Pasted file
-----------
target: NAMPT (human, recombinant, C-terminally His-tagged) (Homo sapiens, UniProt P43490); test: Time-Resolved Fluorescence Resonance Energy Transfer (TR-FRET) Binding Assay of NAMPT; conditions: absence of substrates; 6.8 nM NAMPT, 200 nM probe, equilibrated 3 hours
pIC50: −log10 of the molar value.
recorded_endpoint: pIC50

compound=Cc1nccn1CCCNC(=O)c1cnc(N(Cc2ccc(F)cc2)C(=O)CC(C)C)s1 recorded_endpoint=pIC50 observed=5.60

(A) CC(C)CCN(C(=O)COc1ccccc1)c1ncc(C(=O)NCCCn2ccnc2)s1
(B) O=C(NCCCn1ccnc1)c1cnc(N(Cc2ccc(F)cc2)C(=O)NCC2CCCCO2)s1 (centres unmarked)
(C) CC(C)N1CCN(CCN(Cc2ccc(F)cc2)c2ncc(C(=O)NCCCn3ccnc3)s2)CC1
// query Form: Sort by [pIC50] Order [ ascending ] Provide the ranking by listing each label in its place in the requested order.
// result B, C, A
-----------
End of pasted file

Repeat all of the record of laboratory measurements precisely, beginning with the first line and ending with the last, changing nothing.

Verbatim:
target: NAMPT (human, recombinant, C-terminally His-tagged) (Homo sapiens, UniProt P43490); test: Time-Resolved Fluorescence Resonance Energy Transfer (TR-FRET) Binding Assay of NAMPT; conditions: absence of substrates; 6.8 nM NAMPT, 200 nM probe, equilibrated 3 hours
pIC50: −log10 of the molar value.
recorded_endpoint: pIC50

compound=Cc1nccn1CCCNC(=O)c1cnc(N(Cc2ccc(F)cc2)C(=O)CC(C)C)s1 recorded_endpoint=pIC50 observed=5.60

(A) CC(C)CCN(C(=O)COc1ccccc1)c1ncc(C(=O)NCCCn2ccnc2)s1
(B) O=C(NCCCn1ccnc1)c1cnc(N(Cc2ccc(F)cc2)C(=O)NCC2CCCCO2)s1 (centres unmarked)
(C) CC(C)N1CCN(CCN(Cc2ccc(F)cc2)c2ncc(C(=O)NCCCn3ccnc3)s2)CC1
// query Form: Sort by [pIC50] Order [ ascending ] Provide the ranking by listing each label in its place in the requested order.
// result B, C, A